• Health and safety regulations
  • Town planning schemes which relate to land use rights
  • Building control in compliance with the National Building Regulations and Building
    Standards Act
  • Liquor regulations
  • Laws related to noise and air pollution
  • Public safety regulations

After all the departments have approved the application, you will be issued with a business or trade licence, which remains valid until ownership changes or until the activity specified on the licence changes. If reports from the departments indicate that other requirements need to be satisfied, then the Business Licence Office will send a notice to the applicant, who must comply with the requirements and then arrange a re-inspection with the relevant officer.

The licence is not transferable from one owner to another or from one property to another, and your premises may be inspected occasionally. A business licence can be withdrawn or suspended if there is a failure to comply with the endorsements.

Getting business insurancehome insurance resize

Few things in life are riskier than launching and running your own business. As a small business owner, you need to deal with complex issues such as business plans, accounting systems, payroll processes, employee recruitment, cash flow concerns, marketing and risk management. You will also have to consider a plethora of insurance needs such as property, liability, vehicle, worker’s compensation, health or disability insurance.

There is a wide range of insurance products catering for small businesses. These include standard policies which cover theft, fire and vandalism, which can offset the potentially serious loss of buildings, equipment or inventory. It is likely that your bank or lending institution will insist that you have property insurance before approving your loan.

If you have a tenant in your property your insurance may not pay out

Property and liability insurance are essential coverage for a small business. Property insurance helps protect the property and physical assets of your business, and includes: buildings, furniture, equipment, supplies, leased equipment, inventory, money and securities, records of accounts receivable, machinery, data processing equipment and media, valuable papers, books, documents, mobile property (like cars, trucks and construction equipment), satellite dishes, signs and outdoor property not attached to your building. You can also include intangible property, such as trademarks and goodwill, in your property insurance.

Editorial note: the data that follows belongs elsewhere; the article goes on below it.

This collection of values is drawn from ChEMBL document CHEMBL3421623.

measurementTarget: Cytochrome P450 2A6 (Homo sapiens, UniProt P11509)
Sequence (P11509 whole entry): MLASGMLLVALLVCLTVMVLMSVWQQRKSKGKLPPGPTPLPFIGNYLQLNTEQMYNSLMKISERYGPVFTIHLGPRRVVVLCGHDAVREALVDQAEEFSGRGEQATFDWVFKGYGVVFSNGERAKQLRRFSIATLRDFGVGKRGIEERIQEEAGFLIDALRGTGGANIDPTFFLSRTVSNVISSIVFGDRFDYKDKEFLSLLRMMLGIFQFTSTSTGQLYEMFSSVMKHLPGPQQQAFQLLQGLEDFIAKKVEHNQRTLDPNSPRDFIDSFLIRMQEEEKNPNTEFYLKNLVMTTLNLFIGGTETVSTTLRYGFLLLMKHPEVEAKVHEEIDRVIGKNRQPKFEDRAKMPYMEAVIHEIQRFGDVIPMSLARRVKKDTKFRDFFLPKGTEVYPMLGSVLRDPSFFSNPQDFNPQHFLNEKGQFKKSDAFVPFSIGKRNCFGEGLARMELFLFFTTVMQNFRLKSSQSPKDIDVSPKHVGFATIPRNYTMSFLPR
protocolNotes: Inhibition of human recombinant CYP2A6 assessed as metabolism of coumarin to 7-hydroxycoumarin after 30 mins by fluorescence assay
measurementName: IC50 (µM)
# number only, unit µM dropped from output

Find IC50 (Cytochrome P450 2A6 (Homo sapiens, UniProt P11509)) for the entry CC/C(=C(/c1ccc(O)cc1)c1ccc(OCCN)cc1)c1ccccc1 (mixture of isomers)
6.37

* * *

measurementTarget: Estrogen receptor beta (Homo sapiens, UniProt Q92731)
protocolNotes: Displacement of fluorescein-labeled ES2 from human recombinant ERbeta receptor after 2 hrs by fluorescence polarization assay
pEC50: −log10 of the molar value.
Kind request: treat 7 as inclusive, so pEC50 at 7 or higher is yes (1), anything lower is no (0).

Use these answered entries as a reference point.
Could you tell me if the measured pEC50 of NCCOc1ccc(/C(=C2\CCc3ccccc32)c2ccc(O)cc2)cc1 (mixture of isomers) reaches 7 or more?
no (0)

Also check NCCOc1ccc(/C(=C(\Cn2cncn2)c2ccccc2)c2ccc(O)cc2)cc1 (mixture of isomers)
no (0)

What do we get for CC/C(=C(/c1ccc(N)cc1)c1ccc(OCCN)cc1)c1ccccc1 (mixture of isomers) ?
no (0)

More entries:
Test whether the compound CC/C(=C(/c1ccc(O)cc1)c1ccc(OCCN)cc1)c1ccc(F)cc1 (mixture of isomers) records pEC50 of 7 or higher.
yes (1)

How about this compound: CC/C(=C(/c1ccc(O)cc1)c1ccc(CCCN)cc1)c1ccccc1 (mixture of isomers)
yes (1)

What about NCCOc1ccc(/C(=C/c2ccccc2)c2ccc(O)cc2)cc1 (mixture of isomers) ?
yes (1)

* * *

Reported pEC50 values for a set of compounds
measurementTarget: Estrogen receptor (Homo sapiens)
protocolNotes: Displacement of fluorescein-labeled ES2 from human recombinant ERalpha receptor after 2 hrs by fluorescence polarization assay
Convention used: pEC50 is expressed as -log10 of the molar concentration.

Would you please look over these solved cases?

Liability insurance covers four categories of events for which you could be held responsible: bodily injury, damage to others’ property, personal injury and false or misleading advertising.

The insurance coverage you choose will make the difference between security against unexpected losses and paying for such losses out of your own pocket. In most cases, a loss can hurt a business beyond the point of recovery and the premium cost is worth the peace of mind. Take stock of everything you want protected: stock, equipment, raw materials, builds, land, fixtures or vehicles registered in the business’s name. Then decide how much each of these is worth, and what you want your business to be protected from.

Choose an insurance broker who will help you find the best package to meet your needs. Remember to query exclusions and conditions to ensure that you find coverage that suits you and that you understand what is involved.

Specialised types of insurance are also available. For example, business liability insurance will help protect your business operations against legal action. Certain important assets of the business may be specifically insured against loss or damage. Business interruption insurance guarantees income during downtime. Plans which guarantee a level of personal income in the event of temporary or permanent disability are widely available. Life insurance for key individuals in the business could also minimise the impact on the business in the event of death.


Review overview